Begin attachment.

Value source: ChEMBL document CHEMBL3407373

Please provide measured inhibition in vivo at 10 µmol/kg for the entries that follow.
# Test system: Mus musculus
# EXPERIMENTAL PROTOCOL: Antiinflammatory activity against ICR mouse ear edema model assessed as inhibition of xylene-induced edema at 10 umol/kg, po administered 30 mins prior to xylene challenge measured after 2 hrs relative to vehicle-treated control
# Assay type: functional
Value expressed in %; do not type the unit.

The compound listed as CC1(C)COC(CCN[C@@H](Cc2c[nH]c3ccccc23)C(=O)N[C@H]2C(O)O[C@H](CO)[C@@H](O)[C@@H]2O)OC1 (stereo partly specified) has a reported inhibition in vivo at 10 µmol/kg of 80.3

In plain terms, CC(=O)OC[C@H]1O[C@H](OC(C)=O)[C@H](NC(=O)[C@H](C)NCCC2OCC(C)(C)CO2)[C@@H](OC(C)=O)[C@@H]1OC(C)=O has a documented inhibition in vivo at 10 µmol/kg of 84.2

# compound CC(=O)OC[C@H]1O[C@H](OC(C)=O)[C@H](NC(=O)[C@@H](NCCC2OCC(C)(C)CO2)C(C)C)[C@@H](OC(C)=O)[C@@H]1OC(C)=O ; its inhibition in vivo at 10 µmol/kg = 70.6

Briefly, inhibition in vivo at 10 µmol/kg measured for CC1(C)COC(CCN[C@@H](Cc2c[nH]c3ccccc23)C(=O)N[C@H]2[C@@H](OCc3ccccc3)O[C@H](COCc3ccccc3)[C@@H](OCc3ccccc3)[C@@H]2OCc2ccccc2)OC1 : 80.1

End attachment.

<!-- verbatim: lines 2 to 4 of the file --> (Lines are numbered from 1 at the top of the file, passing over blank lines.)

Please provide measured inhibition in vivo at 10 µmol/kg for the entries that follow.
# Test system: Mus musculus
# EXPERIMENTAL PROTOCOL: Antiinflammatory activity against ICR mouse ear edema model assessed as inhibition of xylene-induced edema at 10 umol/kg, po administered 30 mins prior to xylene challenge measured after 2 hrs relative to vehicle-treated control